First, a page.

You can run Kibana on premises, on Amazon Elastic Compute Cloud (Amazon EC2), or on Apache 2.0 licensed versions (up to version 7.10.2) of Amazon OpenSearch Service. OpenSearch Dashboards is an open-source alternative to Kibana, which is also available to self-manage. It was derived from the last open-source version of Kibana (7.10.2). It contains many advancements and is well supported through the OpenSearch Project. With on-premises or Amazon EC2 deployments, you are responsible for provisioning the infrastructure, installing Kibana or OpenSearch Dashboards software, and managing the infrastructure. With OpenSearch Service, Kibana or OpenSearch Dashboards are deployed automatically with your domain as a fully managed service, automatically taking care of all the heavy lifting to manage the cluster.
Kibana offers intuitive charts and reports that you can use to interactively navigate through large amounts of log data. You can dynamically drag time windows, zoom in and out of specific data subsets, and drill down on reports to extract actionable insights from your data.
Kibana comes with powerful geospatial capabilities, so you can seamlessly layer in geographical information on top of your data and visualize results on maps.
Prebuilt aggregations and filters
Using Kibana’s prebuilt aggregations and filters, you can run various analytics like histograms, top-N queries, and trends in just a few steps.
Easily accessible dashboards
You can easily set up dashboards and reports and share them with others. All you need is a browser to view and explore the data.
How does the ELK stack work?
- Logstash ingests, transforms, and sends the data to the right destination.
- Elasticsearch indexes, analyzes, and searches the ingested data.
- Kibana visualizes the results of the analysis.
What does the ELK stack do?
The ELK stack is used to solve a wide range of problems, including log analytics, document search, security information and event management (SIEM), and observability. It provides the search and analytics engine, data ingestion, and visualization.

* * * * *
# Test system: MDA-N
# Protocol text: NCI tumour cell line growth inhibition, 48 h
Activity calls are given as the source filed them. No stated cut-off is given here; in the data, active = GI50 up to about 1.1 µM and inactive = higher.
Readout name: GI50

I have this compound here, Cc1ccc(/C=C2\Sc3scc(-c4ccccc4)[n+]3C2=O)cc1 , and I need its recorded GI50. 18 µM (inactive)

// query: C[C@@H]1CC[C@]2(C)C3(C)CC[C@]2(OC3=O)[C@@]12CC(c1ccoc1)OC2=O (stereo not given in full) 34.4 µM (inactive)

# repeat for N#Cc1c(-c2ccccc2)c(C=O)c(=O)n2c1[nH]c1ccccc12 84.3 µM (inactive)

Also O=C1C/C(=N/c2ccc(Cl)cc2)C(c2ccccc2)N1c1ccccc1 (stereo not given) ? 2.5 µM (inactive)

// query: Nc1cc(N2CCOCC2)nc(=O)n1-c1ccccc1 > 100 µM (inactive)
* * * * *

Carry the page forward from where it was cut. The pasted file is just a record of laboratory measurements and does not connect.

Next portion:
Why is the ELK stack important?
The ELK stack fulfills a need in the log analytics space. As more and more of your IT infrastructure moves to public clouds, you need a log management and analytics solution to monitor this infrastructure and process any server logs, application logs, and clickstreams. The ELK stack provides a simple yet robust log analysis solution for your developers and DevOps engineers to gain valuable insights on failure diagnosis, application performance, and infrastructure monitoring—at a fraction of the price.
How can I choose the right solution for the ELK stack?
At AWS, you can choose to deploy and manage the ELK stack yourself on EC2. But, scaling up and down to meet your business requirements or achieving security and compliance is a challenge with the self-managed option. If you prefer that your developers or DevOps engineers spend their time building innovative applications or managing operational tasks such as deployment, upgrades, software installation and patching, backups, and monitoring, OpenSearch Service is a fully managed open-source alternative that makes it easier to deploy, operate, and scale OpenSearch clusters securely and cost-effectively on AWS.
Which AWS offerings support your ELK stack?
OpenSearch Service supports several versions of Apache 2.0-licensed Elasticsearch (versions 1.5 to 7.10), and Kibana (versions 1.5 to 7.10). OpenSearch Service also supports integration with Logstash to collect and transform data from your sources, and then it loads it to the service.
What ingestion tools are offered by AWS?
AWS has several data ingestion tools such as Amazon Kinesis Data Firehose, Amazon CloudWatch Logs, and AWS IoT to give you the flexibility to select the data ingestion tool that meets your use case requirements. To learn more, see Amazon OpenSearch Service Integrations.
OpenSearch includes certain Apache-licensed Elasticsearch code from Elasticsearch B.V. and other source code. Elasticsearch B.V. is not the source of that other source code. ELASTICSEARCH is a registered trademark of Elasticsearch B.V.